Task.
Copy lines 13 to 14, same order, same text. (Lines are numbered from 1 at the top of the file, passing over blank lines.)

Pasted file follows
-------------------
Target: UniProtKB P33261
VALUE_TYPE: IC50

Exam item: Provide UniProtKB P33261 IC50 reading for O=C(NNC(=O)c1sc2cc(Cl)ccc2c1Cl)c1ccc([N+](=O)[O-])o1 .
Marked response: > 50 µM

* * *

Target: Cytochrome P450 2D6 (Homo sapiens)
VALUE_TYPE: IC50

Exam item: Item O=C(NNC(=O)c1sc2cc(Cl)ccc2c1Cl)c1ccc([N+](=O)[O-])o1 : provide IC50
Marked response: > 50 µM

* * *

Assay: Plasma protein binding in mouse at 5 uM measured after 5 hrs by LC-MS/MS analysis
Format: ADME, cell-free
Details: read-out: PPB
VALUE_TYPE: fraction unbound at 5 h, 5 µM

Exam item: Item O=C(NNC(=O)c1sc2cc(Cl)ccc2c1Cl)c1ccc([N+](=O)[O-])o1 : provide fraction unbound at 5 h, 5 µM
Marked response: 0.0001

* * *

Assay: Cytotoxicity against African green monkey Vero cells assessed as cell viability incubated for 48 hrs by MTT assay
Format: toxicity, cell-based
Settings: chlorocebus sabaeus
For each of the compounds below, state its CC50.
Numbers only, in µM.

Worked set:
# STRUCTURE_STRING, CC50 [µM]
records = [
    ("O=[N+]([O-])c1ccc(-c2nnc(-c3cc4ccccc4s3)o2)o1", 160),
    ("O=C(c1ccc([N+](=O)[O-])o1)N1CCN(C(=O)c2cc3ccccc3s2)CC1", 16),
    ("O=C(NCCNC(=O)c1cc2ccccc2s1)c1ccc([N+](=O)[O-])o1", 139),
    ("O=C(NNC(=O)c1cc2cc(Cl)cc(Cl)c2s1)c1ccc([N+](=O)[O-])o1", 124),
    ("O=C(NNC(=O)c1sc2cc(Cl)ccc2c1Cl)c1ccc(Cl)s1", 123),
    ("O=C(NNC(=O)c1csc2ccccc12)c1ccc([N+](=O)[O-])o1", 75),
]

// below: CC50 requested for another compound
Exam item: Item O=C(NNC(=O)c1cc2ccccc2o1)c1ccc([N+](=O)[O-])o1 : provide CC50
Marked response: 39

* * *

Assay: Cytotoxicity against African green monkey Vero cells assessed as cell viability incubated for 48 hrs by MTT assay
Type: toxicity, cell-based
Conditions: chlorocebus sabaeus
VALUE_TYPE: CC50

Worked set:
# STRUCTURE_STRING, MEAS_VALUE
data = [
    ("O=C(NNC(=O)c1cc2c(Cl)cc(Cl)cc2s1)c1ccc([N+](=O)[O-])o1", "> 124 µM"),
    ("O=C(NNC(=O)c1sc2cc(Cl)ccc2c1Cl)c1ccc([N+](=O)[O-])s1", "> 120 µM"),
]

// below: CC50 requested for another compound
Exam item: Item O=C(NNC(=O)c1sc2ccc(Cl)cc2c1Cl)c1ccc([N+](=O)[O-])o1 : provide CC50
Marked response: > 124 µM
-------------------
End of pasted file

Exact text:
Details: read-out: PPB
VALUE_TYPE: fraction unbound at 5 h, 5 µM